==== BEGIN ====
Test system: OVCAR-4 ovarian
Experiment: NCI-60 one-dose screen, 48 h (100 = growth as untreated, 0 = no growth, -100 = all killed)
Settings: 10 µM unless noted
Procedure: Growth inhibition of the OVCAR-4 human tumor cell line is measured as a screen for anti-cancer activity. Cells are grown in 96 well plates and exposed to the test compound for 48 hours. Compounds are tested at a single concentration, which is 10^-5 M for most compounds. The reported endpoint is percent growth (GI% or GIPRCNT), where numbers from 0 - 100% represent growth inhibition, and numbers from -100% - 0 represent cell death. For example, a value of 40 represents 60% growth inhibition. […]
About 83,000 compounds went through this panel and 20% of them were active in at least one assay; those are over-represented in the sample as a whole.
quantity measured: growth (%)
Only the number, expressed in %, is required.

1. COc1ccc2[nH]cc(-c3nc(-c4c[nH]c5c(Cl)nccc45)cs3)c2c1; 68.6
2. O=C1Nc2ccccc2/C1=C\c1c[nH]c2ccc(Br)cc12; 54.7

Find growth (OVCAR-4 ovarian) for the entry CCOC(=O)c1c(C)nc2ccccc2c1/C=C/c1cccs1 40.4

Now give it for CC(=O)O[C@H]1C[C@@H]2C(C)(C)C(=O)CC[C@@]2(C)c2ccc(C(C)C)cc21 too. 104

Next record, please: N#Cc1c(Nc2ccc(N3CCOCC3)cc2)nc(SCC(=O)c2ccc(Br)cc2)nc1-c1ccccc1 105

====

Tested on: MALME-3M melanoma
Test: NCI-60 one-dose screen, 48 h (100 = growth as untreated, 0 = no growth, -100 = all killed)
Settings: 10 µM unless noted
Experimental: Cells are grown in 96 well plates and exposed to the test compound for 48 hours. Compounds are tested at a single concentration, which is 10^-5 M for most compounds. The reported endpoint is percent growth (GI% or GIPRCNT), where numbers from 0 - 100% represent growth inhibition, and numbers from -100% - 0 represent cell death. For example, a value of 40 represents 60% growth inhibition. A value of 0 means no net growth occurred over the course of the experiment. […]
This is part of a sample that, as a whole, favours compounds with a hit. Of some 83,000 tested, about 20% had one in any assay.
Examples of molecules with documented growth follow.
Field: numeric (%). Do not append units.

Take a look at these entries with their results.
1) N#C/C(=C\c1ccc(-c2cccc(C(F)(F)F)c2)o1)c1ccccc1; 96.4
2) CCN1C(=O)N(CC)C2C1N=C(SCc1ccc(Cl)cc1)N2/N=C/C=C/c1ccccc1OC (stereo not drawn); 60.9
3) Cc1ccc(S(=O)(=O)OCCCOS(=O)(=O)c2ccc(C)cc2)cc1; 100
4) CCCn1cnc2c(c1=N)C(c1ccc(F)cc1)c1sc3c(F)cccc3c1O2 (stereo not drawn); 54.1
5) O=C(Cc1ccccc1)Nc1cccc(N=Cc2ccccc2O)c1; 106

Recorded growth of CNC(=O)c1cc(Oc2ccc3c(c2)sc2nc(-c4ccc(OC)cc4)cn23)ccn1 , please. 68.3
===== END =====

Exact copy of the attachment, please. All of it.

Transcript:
Test system: OVCAR-4 ovarian
Experiment: NCI-60 one-dose screen, 48 h (100 = growth as untreated, 0 = no growth, -100 = all killed)
Settings: 10 µM unless noted
Procedure: Growth inhibition of the OVCAR-4 human tumor cell line is measured as a screen for anti-cancer activity. Cells are grown in 96 well plates and exposed to the test compound for 48 hours. Compounds are tested at a single concentration, which is 10^-5 M for most compounds. The reported endpoint is percent growth (GI% or GIPRCNT), where numbers from 0 - 100% represent growth inhibition, and numbers from -100% - 0 represent cell death. For example, a value of 40 represents 60% growth inhibition. […]
About 83,000 compounds went through this panel and 20% of them were active in at least one assay; those are over-represented in the sample as a whole.
quantity measured: growth (%)
Only the number, expressed in %, is required.

1. COc1ccc2[nH]cc(-c3nc(-c4c[nH]c5c(Cl)nccc45)cs3)c2c1; 68.6
2. O=C1Nc2ccccc2/C1=C\c1c[nH]c2ccc(Br)cc12; 54.7

Find growth (OVCAR-4 ovarian) for the entry CCOC(=O)c1c(C)nc2ccccc2c1/C=C/c1cccs1 40.4

Now give it for CC(=O)O[C@H]1C[C@@H]2C(C)(C)C(=O)CC[C@@]2(C)c2ccc(C(C)C)cc21 too. 104

Next record, please: N#Cc1c(Nc2ccc(N3CCOCC3)cc2)nc(SCC(=O)c2ccc(Br)cc2)nc1-c1ccccc1 105

====

Tested on: MALME-3M melanoma
Test: NCI-60 one-dose screen, 48 h (100 = growth as untreated, 0 = no growth, -100 = all killed)
Settings: 10 µM unless noted
Experimental: Cells are grown in 96 well plates and exposed to the test compound for 48 hours. Compounds are tested at a single concentration, which is 10^-5 M for most compounds. The reported endpoint is percent growth (GI% or GIPRCNT), where numbers from 0 - 100% represent growth inhibition, and numbers from -100% - 0 represent cell death. For example, a value of 40 represents 60% growth inhibition. A value of 0 means no net growth occurred over the course of the experiment. […]
This is part of a sample that, as a whole, favours compounds with a hit. Of some 83,000 tested, about 20% had one in any assay.
Examples of molecules with documented growth follow.
Field: numeric (%). Do not append units.

Take a look at these entries with their results.
1) N#C/C(=C\c1ccc(-c2cccc(C(F)(F)F)c2)o1)c1ccccc1; 96.4
2) CCN1C(=O)N(CC)C2C1N=C(SCc1ccc(Cl)cc1)N2/N=C/C=C/c1ccccc1OC (stereo not drawn); 60.9
3) Cc1ccc(S(=O)(=O)OCCCOS(=O)(=O)c2ccc(C)cc2)cc1; 100
4) CCCn1cnc2c(c1=N)C(c1ccc(F)cc1)c1sc3c(F)cccc3c1O2 (stereo not drawn); 54.1
5) O=C(Cc1ccccc1)Nc1cccc(N=Cc2ccccc2O)c1; 106

Recorded growth of CNC(=O)c1cc(Oc2ccc3c(c2)sc2nc(-c4ccc(OC)cc4)cn23)ccn1 , please. 68.3